Brazil calls on BRICS to dethrone the dollar, but can it?
Brazilian president Lula da Silva is urging BRICS to introduce a reserve currency as a counterweight to the dollar.
Speaking at the 15th annual BRICS summit in Johannesburg, South Africa, on Aug. 23, Lula said that forcing the dollar for trade settlement was unfair.
Lula believes that BRICS should create its own reserve currency to trade with each other. “[A BRICS currency] increases our payment options and reduces our vulnerabilities," he said at the summit.
Breaking the dollar system is akin to rewiring the global financial system. The question is: Can BRICS pull it off?
Dethroning the dollar is easier said than done
BRICS has been a forum for lots of experimental talks about how to overcome the dollar.
Commodity-backed currency. CBDC. Chinese yuan. The list goes on. But each proposal runs into its own set of problems.
One of the biggest is integration.
Each BRICS member has its own national interests. Some countries, like India, are friendlier toward the U.S. Others, like China, haven’t been able to convince trading partners to settle in the yuan.
As Mihaela Papa, assistant professor at Tufts University, pointed out, agreeing on a common currency would be difficult given the vast economic and political differences among BRICS countries.
Exchange rates, payment systems, liquidity, regulations—it would be like creating an entirely new financial plumbing system. It could take years, if not decades, to pull off.
That said, there seems to be political will on the part of BRICS to at least try going down this route.
The organization is brimming with confidence after 22 new countries formally requested membership. Over 40 countries in total have expressed interest in joining the bloc.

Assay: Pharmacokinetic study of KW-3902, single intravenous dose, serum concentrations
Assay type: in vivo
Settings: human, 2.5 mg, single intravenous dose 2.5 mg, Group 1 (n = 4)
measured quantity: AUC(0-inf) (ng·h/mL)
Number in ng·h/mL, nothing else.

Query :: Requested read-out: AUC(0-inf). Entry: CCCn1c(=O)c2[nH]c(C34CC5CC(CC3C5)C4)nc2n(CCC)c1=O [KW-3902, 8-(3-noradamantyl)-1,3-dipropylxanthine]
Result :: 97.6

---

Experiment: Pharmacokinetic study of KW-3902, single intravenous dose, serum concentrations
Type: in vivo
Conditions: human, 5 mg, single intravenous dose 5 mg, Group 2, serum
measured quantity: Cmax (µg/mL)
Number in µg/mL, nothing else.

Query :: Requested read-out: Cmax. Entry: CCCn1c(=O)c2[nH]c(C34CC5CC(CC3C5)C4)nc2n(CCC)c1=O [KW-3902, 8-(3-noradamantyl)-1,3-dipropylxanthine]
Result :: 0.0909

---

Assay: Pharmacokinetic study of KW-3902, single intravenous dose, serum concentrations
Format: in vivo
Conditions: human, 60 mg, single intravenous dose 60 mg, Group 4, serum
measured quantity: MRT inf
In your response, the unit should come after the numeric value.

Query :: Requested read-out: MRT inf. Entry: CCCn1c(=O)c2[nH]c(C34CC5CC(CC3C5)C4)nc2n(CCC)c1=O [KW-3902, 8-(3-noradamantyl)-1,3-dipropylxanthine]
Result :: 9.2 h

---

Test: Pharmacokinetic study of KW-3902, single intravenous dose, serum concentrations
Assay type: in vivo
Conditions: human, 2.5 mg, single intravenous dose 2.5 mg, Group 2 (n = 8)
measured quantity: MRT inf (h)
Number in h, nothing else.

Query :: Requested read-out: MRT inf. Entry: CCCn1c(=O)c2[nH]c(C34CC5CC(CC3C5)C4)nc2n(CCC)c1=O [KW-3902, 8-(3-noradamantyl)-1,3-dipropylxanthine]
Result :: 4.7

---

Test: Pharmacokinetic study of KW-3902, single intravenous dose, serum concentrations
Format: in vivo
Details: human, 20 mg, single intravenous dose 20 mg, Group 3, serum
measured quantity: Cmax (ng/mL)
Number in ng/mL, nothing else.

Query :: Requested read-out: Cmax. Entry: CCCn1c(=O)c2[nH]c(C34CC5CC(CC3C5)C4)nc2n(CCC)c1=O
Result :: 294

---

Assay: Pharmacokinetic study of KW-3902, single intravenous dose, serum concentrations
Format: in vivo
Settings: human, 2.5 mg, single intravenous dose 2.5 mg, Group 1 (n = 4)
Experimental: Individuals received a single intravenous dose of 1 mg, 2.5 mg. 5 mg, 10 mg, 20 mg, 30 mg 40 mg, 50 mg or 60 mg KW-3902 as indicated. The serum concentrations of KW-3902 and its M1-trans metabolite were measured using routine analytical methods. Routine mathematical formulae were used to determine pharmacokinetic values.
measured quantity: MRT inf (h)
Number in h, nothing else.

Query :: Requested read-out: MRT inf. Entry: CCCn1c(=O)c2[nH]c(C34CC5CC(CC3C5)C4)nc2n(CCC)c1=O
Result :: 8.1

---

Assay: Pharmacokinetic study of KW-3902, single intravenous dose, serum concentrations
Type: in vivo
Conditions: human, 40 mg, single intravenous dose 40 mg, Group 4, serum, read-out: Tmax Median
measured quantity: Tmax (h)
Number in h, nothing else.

That’s an impressive feat considering that BRICS was merely a term coined by investors over 20 years ago to call attention to the next wave of emerging economies.
But along the way, BRICS developed an organizational structure with annual summits and common development goals.
Today, it’s considered the biggest geopolitical rival of the G7—a trade bloc of seven Western countries headed by the United States.
Dollar’s reign continues for now
The dollar remains the king of currencies, but it no longer has the clout it once had.
Today, the dollar accounts for 58% of global currency reserves. That’s down from around 70% in 2000.
If it ever happens, the end of the dollar’s hegemony will likely be a “slow erosion” instead of a single event.
The dollar losing its reserve-currency status would be bad for Americans, no matter how it happens.
The currency would lose value, leading to higher import prices and a permanent decline in living standards.
America would no longer be able to run large deficits because demand for its bonds would decline. That means a decline in government spending.
For investors, it could also lead to lower stock market values as capital flowed out of Wall Street.
A BRICS common currency may be a pipedream for now, but the emergence of dollar rivals is something Washington should take very seriously.